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Home Alone: What the Gilmore Girls Got Right

I never watched the Gilmore Girls when new episodes were airing. Only in the past year or so have I been watching some of the episodes on Netflix. So far, there has been a lot to like about the show for someone like me who is not interested in programs that place trite matrimaniacal plots at their core. Sure, there is some coupling and crushes and near-miss weddings, but that’s not the heart or soul of the Gilmore Girls.

Mother Lorelai Gilmore and daughter Rory are a single-parent family that shines. I enjoy the friendship and love between them, and the passion each of them has for her work (paid work for mom and school work for daughter). Rory is super smart, gets absorbed in books to the point of obliviousness to everything else around her, and wants to go to Harvard. And she makes no apologies for any of that. In fact, she seems utterly joyful and unselfconscious about her love of learning.

In what may have be my favorite episode so far, Lorelai is going to be away for the evening and Rory is so happy just to be able to spend the evening home alone. Her plans are nothing dramatic. She just wants to do the laundry her own way, order tons of the food she likes the best, and, best of all, simply have the house to herself.

None of her peers can understand this. Her boyfriend is flabbergasted that the two of them could have the place to themselves, but Rory wants to stay home alone – to do laundry! Another guy who is interested in Rory makes up an excuse and a lie to stop by – then doesn’t want to leave. Paris, Rory’s competitive friend from school, is freaking out about her less than perfect grade on a recent test, and keeps whining and begging Rory to let her come by to study, until finally, when she appears at the door, Rory caves. Rory does insist, though, that Paris can only stay for an hour, then she has to leave. Of course, Rory eventually gives up on that, too.

Nothing works. Rory doesn’t get her luxurious night to spend home alone, and none of her friends ever really gets it about the attraction of such an evening.

But I get it. And I suspect that many other people do, too – perhaps especially those who are single at heart. I’ve had the same sort of yearning and craving all my life. I grew up in a household with three siblings and two parents and a stream of aunts and uncles and cousins and friends dropping by all the time. There was just one time when the house was likely to be empty – early in the evenings on Sundays. I savored those times, and I never did anything more exciting than Rory did.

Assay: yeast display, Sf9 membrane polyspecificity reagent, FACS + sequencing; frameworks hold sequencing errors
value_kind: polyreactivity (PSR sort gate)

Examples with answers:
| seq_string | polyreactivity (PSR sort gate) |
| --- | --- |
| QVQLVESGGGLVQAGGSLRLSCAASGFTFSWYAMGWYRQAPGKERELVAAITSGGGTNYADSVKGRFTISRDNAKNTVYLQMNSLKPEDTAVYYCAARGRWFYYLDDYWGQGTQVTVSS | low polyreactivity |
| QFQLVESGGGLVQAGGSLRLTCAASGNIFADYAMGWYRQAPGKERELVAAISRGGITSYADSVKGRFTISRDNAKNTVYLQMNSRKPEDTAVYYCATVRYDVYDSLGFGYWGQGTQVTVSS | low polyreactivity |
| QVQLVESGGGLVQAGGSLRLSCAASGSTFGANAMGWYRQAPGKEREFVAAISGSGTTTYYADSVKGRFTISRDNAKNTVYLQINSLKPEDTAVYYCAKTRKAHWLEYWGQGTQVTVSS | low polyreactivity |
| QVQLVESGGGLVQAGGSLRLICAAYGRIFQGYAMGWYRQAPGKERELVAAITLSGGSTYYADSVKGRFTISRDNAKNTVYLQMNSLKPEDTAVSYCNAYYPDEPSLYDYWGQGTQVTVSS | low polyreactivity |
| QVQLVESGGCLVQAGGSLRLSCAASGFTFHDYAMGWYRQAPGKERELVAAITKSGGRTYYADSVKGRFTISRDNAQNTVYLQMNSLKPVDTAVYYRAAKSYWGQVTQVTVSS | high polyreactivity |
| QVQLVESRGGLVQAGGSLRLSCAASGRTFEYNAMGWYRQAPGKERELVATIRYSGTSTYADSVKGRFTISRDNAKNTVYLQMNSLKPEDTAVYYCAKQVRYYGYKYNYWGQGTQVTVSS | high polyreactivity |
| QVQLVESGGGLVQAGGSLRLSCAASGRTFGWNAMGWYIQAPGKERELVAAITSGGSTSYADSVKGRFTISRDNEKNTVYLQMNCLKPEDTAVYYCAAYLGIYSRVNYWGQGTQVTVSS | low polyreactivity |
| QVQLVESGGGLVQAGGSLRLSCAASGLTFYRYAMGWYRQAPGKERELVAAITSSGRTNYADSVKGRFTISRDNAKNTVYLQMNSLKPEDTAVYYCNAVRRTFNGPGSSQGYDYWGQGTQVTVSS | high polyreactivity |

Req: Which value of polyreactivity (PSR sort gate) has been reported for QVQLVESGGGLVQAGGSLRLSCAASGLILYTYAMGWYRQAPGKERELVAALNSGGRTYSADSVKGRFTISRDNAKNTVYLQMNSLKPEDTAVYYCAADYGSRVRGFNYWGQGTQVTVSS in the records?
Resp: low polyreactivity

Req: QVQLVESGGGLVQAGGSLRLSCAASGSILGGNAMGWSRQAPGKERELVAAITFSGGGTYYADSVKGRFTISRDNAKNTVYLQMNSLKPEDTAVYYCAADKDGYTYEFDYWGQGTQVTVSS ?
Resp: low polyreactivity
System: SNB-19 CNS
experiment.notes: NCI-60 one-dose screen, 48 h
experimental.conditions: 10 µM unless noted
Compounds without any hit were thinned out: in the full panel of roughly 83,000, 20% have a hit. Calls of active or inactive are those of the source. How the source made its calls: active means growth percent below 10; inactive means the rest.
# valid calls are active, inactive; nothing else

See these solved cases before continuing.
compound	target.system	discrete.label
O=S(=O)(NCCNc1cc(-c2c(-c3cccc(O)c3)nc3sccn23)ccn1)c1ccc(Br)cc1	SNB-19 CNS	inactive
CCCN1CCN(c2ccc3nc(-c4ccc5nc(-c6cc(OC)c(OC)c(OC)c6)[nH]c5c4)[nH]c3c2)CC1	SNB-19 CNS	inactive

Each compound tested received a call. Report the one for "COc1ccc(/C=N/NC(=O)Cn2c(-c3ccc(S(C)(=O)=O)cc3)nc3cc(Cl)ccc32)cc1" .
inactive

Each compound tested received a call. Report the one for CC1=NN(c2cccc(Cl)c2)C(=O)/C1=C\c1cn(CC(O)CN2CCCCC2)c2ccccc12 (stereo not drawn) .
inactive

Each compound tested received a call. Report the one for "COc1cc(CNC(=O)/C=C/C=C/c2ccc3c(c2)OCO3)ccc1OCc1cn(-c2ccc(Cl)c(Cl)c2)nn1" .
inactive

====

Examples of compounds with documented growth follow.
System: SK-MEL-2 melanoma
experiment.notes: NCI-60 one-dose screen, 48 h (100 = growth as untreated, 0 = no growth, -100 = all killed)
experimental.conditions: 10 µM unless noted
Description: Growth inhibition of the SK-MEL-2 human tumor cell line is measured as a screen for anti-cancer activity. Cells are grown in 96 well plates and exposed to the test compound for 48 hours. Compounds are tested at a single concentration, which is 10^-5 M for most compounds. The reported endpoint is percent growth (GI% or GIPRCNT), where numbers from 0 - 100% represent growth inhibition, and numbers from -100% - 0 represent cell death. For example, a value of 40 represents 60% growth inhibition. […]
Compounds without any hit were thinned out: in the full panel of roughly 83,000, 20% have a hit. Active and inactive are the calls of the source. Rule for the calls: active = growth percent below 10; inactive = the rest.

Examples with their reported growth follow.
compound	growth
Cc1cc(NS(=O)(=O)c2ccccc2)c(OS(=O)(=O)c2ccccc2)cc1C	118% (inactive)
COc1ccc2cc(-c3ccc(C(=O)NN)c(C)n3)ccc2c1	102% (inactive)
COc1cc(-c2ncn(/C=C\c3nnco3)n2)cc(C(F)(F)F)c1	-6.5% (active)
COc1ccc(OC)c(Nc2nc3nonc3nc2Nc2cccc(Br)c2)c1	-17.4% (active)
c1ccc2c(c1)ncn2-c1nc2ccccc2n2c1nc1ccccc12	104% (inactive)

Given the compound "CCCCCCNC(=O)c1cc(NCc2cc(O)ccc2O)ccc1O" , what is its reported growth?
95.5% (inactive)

I’ve lived alone all of my adult life, so I can typically be home alone anytime I want. But before I moved out to this little seaside town in California where I live just blocks away from the beach, I used to rent a beach house for a week or two every summer (if someone else hadn’t already done so and invited me). I’d invite friends and/or family to stay with me for all except one or two nights. I totally enjoyed the time with other people, but I also delighted in having the place to myself. No one could understand that. One year when I saved the first night for myself, my parents surprised me by arriving early. They thought I’d be so happy not to have to be alone that first night. Another time, I saved the last day, and one of my friends kept asking if she could stay that last day, and never could understand why I declined.

So thank you, Gilmore Girls, for airing a version of Home Alone that really hit home for me. We need more recognition that spending time alone with nothing special to do is not necessarily boring or lonely. For some of us, it is deeply satisfying.

I’ve never seen any other TV show or movie with this theme. Have I just missed them all or do they really not exist?

[Note. For stories of other people who crave their time alone, check out Chapter 8, “There’s nothing sweeter than solitude,” in How We Live Now: Redefining Home and Family in the 21st Century.]

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Home Alone: What the Gilmore Girls Got Right

Bella DePaulo, Ph.D

Bella DePaulo (Ph.D., Harvard; Academic Affiliate, Psychological and Brain Sciences, UC Santa Barbara), an expert on single life, is the author of several books, including "Singled Out: How Singles Are Stereotyped, Stigmatized, and Ignored, and Still Live Happily Ever After" and "How We Live Now: Redefining Home and Family in the 21st Century." Her TEDx talk is "What no one ever told you about people who are single." Dr. DePaulo has discussed singles and single life on radio and television, including NPR and CNN, and her work has been described in newspapers such as the New York Times, the Washington Post, the Wall Street Journal, and USA Today, and magazines such as Time, Atlantic, the Week, More, the Nation, Business Week, AARP Magazine, and Newsweek. Dr. DePaulo is in her sixties. She has always been single and always will be. She is "single at heart" -- single is how she lives her best and most meaningful life. Visit her website at

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APA Reference
DePaulo, B. (2015). Home Alone: What the Gilmore Girls Got Right. Psych Central. Retrieved on August 6, 2020, from


Last updated: 8 Oct 2015
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